12" Beautiful Dhanvantari Brass Statue |  The Physician of the Gods (Holding the Vase of Immortality) | Handmade | Made In India
Antique Green
Antique Green
Polish Brass
Polish Brass
Brown Gold
Brown Gold
Copper Gold
Copper Gold
Copper Silver Gold
Copper Silver Gold
Mud Green
Mud Green
Natural Brass
Natural Brass

12" Beautiful Dhanvantari Brass Statue | The Physician of the Gods (Holding the Vase of Immortality) | Handmade | Made In India

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$118.50  $158   (25% off)

Dhanvantari is considered as the God of health and medicine (Ayurveda) and an avatar of Lord Vishnu. It is believed that during Samudramanthan, he arose from the ocean of milk with the nectar of immortality (Amrita) to deliver it to the demigods. Many temples can be found dedicated to Dhanvantari among which, the Thottuva Dhanwanthari temple in Kerala is the most visited.


Young and strong built Dhanvatari stands on a pedestal with broad chest and shoulders. Standing straight and clad in a silk dhoti down to his ankles and a shawl worn over a shoulder and brought forward on the same elbow, he appears a gentleman.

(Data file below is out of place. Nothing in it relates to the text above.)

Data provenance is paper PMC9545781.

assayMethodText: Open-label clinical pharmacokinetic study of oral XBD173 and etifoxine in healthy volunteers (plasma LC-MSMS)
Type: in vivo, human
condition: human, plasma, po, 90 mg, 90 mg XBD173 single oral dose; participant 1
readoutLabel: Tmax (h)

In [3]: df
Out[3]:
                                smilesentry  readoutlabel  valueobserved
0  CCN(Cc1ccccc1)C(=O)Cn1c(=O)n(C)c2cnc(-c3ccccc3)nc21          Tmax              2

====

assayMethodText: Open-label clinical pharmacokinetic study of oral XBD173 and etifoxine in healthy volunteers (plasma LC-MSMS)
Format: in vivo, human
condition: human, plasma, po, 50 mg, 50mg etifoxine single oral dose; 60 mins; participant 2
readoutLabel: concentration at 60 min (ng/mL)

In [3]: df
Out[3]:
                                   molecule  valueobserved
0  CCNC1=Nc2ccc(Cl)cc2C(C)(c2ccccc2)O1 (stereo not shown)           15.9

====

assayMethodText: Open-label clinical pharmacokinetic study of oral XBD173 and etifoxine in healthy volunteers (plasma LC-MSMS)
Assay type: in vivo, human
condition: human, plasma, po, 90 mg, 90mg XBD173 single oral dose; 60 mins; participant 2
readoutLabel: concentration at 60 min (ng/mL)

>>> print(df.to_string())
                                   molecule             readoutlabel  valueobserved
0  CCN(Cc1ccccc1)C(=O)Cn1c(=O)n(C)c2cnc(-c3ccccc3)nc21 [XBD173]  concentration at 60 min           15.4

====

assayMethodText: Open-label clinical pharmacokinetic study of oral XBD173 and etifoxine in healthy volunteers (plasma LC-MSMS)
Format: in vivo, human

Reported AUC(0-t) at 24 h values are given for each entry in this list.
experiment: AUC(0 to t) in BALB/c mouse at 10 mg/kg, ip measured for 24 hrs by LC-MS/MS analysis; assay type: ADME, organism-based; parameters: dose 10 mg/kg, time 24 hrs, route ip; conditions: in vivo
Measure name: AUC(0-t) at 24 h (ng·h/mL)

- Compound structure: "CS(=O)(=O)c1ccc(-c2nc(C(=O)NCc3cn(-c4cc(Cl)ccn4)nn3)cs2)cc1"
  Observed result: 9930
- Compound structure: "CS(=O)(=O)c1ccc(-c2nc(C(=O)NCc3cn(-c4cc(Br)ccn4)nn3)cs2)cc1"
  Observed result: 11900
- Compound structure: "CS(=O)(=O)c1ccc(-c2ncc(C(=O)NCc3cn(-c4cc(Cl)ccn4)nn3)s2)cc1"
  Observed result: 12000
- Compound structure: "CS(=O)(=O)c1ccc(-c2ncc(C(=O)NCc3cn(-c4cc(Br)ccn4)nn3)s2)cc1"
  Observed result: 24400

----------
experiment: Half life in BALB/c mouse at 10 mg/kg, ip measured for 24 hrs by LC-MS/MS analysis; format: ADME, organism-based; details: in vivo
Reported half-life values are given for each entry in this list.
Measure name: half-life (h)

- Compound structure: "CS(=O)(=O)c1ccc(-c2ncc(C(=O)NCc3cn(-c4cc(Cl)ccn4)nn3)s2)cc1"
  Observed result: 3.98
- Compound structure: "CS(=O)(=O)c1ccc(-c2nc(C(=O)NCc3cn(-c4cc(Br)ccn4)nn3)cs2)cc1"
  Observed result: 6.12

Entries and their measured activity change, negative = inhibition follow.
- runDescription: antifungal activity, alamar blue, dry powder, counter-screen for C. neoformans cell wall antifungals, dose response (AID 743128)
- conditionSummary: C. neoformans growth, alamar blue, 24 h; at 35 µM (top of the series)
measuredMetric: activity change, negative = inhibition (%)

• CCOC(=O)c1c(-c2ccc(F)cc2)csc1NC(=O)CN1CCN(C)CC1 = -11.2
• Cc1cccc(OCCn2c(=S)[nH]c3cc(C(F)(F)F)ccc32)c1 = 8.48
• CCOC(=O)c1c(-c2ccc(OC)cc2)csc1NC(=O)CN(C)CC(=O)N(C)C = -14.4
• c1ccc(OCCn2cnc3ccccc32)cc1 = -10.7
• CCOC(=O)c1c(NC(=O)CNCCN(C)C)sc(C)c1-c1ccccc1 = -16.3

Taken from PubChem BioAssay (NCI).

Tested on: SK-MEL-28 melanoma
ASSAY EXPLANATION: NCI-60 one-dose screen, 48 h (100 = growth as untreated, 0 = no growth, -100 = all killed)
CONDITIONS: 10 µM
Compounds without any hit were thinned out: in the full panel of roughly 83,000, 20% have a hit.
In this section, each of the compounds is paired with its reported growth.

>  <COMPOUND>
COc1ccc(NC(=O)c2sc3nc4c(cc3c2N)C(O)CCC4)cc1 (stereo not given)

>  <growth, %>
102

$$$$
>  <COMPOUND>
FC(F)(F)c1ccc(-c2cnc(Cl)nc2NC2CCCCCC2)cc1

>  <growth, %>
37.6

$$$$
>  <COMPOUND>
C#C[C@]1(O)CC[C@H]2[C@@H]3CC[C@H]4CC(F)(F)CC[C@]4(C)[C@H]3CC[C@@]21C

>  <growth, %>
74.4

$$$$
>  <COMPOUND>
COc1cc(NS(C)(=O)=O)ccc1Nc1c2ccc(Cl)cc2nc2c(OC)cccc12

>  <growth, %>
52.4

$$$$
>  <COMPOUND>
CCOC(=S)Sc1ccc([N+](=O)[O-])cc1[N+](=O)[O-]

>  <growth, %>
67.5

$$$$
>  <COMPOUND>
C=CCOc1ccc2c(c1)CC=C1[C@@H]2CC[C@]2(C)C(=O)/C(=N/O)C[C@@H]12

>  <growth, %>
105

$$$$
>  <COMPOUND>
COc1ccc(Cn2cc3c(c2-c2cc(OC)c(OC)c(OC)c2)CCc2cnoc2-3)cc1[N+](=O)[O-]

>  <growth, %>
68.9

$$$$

Antique Green
Antique Green
Polish Brass
Polish Brass
Brown Gold
Brown Gold
Copper Gold
Copper Gold
Copper Silver Gold
Copper Silver Gold
Mud Green
Mud Green
Natural Brass
Natural Brass
Color
Quantity
Ships in 1-3 days
Item Code: EL86
Specifications:
Brass Statue
12.5" X 4.5" X 4.0"
2.4 kg

He is shown to have four arms as that of the original form of Vishnu (Chaturbhuja); the upper left hand carries the divine Sudarshan chakra which restores dharma with war, the conch shell in the upper right hand symbolizes the cyclic nature of the material world which is maintained by Lord Vishnu, the lower right hand holds a Leech, and the left hand holds the pot of ambrosia. He is adorned with a long necklace of Kaustubha gem, a beautiful crown on his head, and shining earrings.


When the gods and demons churned the cosmic ocean to retrieve the nectar of immortality, it was Dhanvantri (who later became physician to the gods), who emerged from the depths, holding the vase full of amrita (nectar).


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